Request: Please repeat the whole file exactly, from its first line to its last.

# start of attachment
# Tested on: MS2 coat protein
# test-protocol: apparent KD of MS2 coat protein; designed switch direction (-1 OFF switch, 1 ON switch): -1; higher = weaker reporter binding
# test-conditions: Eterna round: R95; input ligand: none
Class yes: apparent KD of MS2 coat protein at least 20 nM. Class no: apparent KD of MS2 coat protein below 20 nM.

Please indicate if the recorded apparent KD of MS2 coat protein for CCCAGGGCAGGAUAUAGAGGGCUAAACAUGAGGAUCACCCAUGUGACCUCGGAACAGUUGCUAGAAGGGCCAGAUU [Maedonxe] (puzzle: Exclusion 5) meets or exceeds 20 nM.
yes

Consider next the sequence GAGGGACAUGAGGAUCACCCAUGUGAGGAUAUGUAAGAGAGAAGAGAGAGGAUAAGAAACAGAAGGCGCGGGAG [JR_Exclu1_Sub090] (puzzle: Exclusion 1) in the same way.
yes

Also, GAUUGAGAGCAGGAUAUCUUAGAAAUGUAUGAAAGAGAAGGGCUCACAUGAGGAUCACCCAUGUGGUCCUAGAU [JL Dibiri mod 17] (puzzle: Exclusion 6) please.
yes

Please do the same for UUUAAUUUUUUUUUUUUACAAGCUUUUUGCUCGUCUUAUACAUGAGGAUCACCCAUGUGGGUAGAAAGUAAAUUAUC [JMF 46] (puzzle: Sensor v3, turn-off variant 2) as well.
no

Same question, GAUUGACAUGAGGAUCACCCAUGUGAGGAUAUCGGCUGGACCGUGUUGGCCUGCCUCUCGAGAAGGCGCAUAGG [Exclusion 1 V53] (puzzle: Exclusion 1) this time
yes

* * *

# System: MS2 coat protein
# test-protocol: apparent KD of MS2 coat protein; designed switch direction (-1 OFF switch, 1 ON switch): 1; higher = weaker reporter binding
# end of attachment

# Tested on: MS2 coat protein
# test-protocol: apparent KD of MS2 coat protein; designed switch direction (-1 OFF switch, 1 ON switch): -1; higher = weaker reporter binding
# test-conditions: Eterna round: R95; input ligand: none
Class yes: apparent KD of MS2 coat protein at least 20 nM. Class no: apparent KD of MS2 coat protein below 20 nM.

Please indicate if the recorded apparent KD of MS2 coat protein for CCCAGGGCAGGAUAUAGAGGGCUAAACAUGAGGAUCACCCAUGUGACCUCGGAACAGUUGCUAGAAGGGCCAGAUU [Maedonxe] (puzzle: Exclusion 5) meets or exceeds 20 nM.
yes

Consider next the sequence GAGGGACAUGAGGAUCACCCAUGUGAGGAUAUGUAAGAGAGAAGAGAGAGGAUAAGAAACAGAAGGCGCGGGAG [JR_Exclu1_Sub090] (puzzle: Exclusion 1) in the same way.
yes

Also, GAUUGAGAGCAGGAUAUCUUAGAAAUGUAUGAAAGAGAAGGGCUCACAUGAGGAUCACCCAUGUGGUCCUAGAU [JL Dibiri mod 17] (puzzle: Exclusion 6) please.
yes

Please do the same for UUUAAUUUUUUUUUUUUACAAGCUUUUUGCUCGUCUUAUACAUGAGGAUCACCCAUGUGGGUAGAAAGUAAAUUAUC [JMF 46] (puzzle: Sensor v3, turn-off variant 2) as well.
no

Same question, GAUUGACAUGAGGAUCACCCAUGUGAGGAUAUCGGCUGGACCGUGUUGGCCUGCCUCUCGAGAAGGCGCAUAGG [Exclusion 1 V53] (puzzle: Exclusion 1) this time
yes

* * *

# System: MS2 coat protein
# test-protocol: apparent KD of MS2 coat protein; designed switch direction (-1 OFF switch, 1 ON switch): 1; higher = weaker reporter binding